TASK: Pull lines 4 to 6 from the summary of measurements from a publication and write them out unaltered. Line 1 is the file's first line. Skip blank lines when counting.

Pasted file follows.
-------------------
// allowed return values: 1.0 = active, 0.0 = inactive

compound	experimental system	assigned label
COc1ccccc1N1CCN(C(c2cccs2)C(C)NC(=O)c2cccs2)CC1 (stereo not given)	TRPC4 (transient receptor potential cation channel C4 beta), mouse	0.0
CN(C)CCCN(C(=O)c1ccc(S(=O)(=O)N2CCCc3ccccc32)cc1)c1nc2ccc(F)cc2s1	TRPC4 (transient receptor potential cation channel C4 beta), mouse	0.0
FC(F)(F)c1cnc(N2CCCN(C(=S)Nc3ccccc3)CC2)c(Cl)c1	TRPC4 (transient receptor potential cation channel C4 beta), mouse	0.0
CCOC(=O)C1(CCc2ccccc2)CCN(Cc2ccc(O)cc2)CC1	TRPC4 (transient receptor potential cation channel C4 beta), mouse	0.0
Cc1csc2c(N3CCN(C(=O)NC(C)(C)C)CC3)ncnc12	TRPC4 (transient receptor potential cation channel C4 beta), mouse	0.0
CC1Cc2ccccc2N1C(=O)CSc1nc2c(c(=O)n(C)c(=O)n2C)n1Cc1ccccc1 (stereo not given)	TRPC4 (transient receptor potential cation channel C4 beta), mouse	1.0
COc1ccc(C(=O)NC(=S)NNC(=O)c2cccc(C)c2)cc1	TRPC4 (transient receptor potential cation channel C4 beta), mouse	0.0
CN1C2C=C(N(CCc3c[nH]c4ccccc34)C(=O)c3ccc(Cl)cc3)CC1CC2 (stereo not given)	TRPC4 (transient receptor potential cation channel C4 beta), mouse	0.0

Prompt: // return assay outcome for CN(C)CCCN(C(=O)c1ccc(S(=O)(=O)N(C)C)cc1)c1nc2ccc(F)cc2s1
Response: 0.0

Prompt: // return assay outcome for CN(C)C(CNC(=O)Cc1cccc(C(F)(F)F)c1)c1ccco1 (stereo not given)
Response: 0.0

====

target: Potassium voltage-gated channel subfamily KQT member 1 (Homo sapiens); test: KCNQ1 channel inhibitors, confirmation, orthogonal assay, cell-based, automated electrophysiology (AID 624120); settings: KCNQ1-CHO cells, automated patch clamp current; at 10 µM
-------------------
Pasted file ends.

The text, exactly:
CN(C)CCCN(C(=O)c1ccc(S(=O)(=O)N2CCCc3ccccc32)cc1)c1nc2ccc(F)cc2s1	TRPC4 (transient receptor potential cation channel C4 beta), mouse	0.0
FC(F)(F)c1cnc(N2CCCN(C(=S)Nc3ccccc3)CC2)c(Cl)c1	TRPC4 (transient receptor potential cation channel C4 beta), mouse	0.0
CCOC(=O)C1(CCc2ccccc2)CCN(Cc2ccc(O)cc2)CC1	TRPC4 (transient receptor potential cation channel C4 beta), mouse	0.0